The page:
Manning said that in the last year he has seen used syringes around the Uighur town. Hashish was a common drug; now heroin is becoming more popular. Several of Michael's Uighur friends do drugs, but he doesn't know any Chinese people in Korla who do.
We stopped to visit a friend of Manning's who has a shop in the old town. He said he expects that his shop will be torn down soon to make room for new development, and he doesn't think he'll be able to set up shop again in this neighborhood. "I won't be able to get a new business license—in all the newly developed parts of the city, the licenses are too expensive. So, I'll probably have to move to a village," he said.
"I have no problem with development, but it's the Chinese who get all the benefits," he said. "The government is always talking about how all the nationalities in China are like one big family, but the reality is that the Chinese don't want anything to do with us, especially with the Uighurs. They don't want to work with us, do business with us, be friends with us."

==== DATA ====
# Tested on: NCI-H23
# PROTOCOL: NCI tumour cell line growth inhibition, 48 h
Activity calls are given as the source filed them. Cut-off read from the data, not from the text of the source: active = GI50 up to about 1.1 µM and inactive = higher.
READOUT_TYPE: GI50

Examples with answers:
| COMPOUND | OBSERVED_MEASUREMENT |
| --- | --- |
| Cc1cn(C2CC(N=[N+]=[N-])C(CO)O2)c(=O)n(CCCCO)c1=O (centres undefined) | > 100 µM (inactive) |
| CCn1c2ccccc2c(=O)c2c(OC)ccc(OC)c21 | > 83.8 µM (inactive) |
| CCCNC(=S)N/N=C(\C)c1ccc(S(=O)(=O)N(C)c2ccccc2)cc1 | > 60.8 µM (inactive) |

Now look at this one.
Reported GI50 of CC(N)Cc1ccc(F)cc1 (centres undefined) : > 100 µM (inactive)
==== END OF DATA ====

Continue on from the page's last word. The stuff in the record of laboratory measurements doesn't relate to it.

All over the margins of the old town, new 20-story buildings are going up, and the city is extending a pleasant concrete riverside promenade, where I had seen one of the Chinese operas, into the Uighur part of town. In one week alone, two old Uighur restaurants had been bulldozed to make way for the promenade, Manning said.
"The government likes to use Korla as an example of what Xinjiang could be—rich, clean, and harmonious," he said. "The vision is for it to be the Houston of China, and they want a big shiny city, not these dirty old houses."